|An Armstrong-Siddeley Lynx-powered M-18d of Ad Astra Aero in Switzerland|
|Manufacturer||Messerschmitt / Bayerische Flugzeugwerke (BFW)|
|Primary user||Nordbayerische Verkehrsflug|
|Number built||ca 24|
The Bayerische Flugzeugwerke M 18 (BFW M 18), (later known as Messerschmitt M 18) was an airliner, produced in Germany in the late 1920s.
Designed at the request of Theodor Croneiss to supply his new airline venture which was to become Nordbayerische Verkehrsflug (NOBA), it was a conventional high-wing cantilever monoplane with fixed tailskid undercarriage. The prototype was built of wood, although production examples would have a metal structure. The design was praised in its day for the cleanness of its aerodynamics, lightness of construction, and economy of operation
The first M 18 to enter service with NOBA was provided by Messerschmitt in exchange for a 49% share of the new company, and on 26 July it began commercial flights. NOBA's early successes enabled the company to place orders for additional examples of an improved model, the M 18b. It would eventually purchase twelve of these, but manufacturing them would exceed the capacity of Messerschmitt's own small firm, leading to a merger with Bayerische Flugzeugwerke (BFW) in 1927. Following NOBA's reorganisation into DEVAG in 1931, a small number of a further-improved version, designated M 18d, were ordered, but the type was soon superseded by the similar but larger Messerschmitt M 20.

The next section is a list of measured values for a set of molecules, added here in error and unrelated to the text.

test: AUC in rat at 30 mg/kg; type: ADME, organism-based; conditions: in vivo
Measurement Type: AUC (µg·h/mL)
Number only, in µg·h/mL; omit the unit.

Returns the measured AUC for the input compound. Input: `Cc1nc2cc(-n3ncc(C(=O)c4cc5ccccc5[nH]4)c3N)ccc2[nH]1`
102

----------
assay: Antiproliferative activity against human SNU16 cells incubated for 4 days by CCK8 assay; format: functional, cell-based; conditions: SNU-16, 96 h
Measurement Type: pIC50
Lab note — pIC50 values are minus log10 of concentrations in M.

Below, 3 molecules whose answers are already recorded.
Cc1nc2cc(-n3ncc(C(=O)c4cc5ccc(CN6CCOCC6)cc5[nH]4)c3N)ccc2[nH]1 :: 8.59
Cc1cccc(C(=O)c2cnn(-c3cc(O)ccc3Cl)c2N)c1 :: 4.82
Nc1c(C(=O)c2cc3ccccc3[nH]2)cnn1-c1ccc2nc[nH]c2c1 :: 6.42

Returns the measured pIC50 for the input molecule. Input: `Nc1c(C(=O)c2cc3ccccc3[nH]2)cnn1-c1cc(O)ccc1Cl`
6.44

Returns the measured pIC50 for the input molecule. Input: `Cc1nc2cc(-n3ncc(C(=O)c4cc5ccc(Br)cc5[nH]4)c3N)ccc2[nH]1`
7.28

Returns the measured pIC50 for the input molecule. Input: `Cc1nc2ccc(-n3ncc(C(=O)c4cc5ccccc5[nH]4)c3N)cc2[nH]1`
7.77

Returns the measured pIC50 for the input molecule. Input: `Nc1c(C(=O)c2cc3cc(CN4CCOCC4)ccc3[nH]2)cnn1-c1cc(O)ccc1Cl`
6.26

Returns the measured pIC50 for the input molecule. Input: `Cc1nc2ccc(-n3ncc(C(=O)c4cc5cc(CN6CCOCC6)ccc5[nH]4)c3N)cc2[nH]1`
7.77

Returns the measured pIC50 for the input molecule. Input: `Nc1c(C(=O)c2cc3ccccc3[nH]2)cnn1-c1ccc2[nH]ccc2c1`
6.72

Data from Messerschmitt: an aircraft album, Flugzeug-Typenbuch 1936